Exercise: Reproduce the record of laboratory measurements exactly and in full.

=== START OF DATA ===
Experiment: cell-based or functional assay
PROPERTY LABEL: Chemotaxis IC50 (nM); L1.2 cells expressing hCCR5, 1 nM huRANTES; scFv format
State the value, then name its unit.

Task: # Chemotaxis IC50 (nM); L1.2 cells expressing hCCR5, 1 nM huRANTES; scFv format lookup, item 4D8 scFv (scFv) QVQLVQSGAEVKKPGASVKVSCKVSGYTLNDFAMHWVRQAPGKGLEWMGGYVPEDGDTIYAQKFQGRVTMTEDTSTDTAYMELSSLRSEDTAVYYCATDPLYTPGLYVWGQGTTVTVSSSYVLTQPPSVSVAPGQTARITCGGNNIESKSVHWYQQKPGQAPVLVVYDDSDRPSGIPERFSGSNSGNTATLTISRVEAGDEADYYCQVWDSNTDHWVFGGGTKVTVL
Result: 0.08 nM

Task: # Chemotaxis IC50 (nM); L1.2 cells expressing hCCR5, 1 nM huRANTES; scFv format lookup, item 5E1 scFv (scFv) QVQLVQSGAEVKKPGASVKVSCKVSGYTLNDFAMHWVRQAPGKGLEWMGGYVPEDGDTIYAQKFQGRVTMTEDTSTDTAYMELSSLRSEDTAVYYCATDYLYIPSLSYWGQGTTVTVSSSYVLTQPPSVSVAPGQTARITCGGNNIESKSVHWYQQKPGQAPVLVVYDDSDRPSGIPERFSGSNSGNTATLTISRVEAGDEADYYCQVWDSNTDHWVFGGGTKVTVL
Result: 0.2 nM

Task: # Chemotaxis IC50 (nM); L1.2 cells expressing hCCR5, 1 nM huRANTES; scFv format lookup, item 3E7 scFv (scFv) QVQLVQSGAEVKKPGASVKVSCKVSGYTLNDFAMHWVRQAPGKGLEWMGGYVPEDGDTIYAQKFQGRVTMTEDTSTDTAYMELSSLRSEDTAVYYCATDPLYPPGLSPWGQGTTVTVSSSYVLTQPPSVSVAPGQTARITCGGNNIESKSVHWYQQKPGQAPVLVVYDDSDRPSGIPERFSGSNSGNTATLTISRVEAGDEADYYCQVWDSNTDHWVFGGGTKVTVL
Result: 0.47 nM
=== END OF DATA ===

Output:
Experiment: cell-based or functional assay
PROPERTY LABEL: Chemotaxis IC50 (nM); L1.2 cells expressing hCCR5, 1 nM huRANTES; scFv format
State the value, then name its unit.

Task: # Chemotaxis IC50 (nM); L1.2 cells expressing hCCR5, 1 nM huRANTES; scFv format lookup, item 4D8 scFv (scFv) QVQLVQSGAEVKKPGASVKVSCKVSGYTLNDFAMHWVRQAPGKGLEWMGGYVPEDGDTIYAQKFQGRVTMTEDTSTDTAYMELSSLRSEDTAVYYCATDPLYTPGLYVWGQGTTVTVSSSYVLTQPPSVSVAPGQTARITCGGNNIESKSVHWYQQKPGQAPVLVVYDDSDRPSGIPERFSGSNSGNTATLTISRVEAGDEADYYCQVWDSNTDHWVFGGGTKVTVL
Result: 0.08 nM

Task: # Chemotaxis IC50 (nM); L1.2 cells expressing hCCR5, 1 nM huRANTES; scFv format lookup, item 5E1 scFv (scFv) QVQLVQSGAEVKKPGASVKVSCKVSGYTLNDFAMHWVRQAPGKGLEWMGGYVPEDGDTIYAQKFQGRVTMTEDTSTDTAYMELSSLRSEDTAVYYCATDYLYIPSLSYWGQGTTVTVSSSYVLTQPPSVSVAPGQTARITCGGNNIESKSVHWYQQKPGQAPVLVVYDDSDRPSGIPERFSGSNSGNTATLTISRVEAGDEADYYCQVWDSNTDHWVFGGGTKVTVL
Result: 0.2 nM

Task: # Chemotaxis IC50 (nM); L1.2 cells expressing hCCR5, 1 nM huRANTES; scFv format lookup, item 3E7 scFv (scFv) QVQLVQSGAEVKKPGASVKVSCKVSGYTLNDFAMHWVRQAPGKGLEWMGGYVPEDGDTIYAQKFQGRVTMTEDTSTDTAYMELSSLRSEDTAVYYCATDPLYPPGLSPWGQGTTVTVSSSYVLTQPPSVSVAPGQTARITCGGNNIESKSVHWYQQKPGQAPVLVVYDDSDRPSGIPERFSGSNSGNTATLTISRVEAGDEADYYCQVWDSNTDHWVFGGGTKVTVL
Result: 0.47 nM